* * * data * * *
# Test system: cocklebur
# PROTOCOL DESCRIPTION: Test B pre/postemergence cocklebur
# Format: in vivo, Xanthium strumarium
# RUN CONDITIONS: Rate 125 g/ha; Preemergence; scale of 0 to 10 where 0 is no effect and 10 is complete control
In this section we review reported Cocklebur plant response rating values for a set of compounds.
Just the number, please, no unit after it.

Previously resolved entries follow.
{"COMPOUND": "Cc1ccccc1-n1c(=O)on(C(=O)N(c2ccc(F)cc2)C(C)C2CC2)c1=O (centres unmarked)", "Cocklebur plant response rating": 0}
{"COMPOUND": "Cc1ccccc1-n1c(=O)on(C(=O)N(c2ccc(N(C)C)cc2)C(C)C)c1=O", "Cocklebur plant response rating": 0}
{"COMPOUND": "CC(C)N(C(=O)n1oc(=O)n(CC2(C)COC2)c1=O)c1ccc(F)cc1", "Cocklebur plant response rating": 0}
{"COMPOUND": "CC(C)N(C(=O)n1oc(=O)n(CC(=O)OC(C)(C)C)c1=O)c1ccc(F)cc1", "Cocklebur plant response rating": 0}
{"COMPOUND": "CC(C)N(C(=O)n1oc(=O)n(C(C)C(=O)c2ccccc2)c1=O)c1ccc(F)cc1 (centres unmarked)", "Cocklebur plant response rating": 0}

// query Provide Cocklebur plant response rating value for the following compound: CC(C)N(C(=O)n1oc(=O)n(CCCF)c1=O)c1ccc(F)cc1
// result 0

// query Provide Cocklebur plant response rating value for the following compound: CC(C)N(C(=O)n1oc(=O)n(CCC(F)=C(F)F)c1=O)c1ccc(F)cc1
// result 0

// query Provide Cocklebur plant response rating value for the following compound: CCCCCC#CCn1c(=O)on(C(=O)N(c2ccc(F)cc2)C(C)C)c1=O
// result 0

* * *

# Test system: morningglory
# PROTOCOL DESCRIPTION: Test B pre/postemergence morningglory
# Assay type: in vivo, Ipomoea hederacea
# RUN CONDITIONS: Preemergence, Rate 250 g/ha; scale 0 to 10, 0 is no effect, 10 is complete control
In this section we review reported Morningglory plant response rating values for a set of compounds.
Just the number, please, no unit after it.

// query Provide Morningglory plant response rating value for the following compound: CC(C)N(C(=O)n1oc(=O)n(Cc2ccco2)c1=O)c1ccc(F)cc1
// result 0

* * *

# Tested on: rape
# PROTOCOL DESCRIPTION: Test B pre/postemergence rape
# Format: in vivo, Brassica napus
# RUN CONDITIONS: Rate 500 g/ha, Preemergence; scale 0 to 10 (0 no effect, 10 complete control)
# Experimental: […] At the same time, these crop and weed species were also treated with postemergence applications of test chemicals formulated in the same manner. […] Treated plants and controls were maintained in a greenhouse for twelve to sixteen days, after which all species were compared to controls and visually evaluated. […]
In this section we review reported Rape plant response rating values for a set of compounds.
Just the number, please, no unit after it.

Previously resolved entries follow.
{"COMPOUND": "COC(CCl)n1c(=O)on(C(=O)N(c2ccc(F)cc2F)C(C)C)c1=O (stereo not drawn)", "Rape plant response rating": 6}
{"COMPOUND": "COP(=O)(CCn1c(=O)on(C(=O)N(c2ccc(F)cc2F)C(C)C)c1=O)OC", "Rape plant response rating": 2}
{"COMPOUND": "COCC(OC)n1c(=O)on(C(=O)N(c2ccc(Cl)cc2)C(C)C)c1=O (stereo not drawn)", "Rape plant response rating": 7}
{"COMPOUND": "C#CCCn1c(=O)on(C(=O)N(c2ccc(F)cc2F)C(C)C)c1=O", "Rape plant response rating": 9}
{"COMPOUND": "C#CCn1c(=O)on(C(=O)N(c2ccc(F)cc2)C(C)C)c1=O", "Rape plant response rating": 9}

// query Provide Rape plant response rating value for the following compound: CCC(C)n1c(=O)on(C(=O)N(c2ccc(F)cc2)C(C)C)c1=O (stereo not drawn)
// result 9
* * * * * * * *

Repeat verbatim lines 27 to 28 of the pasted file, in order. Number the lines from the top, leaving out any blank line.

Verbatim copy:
// result 0

* * *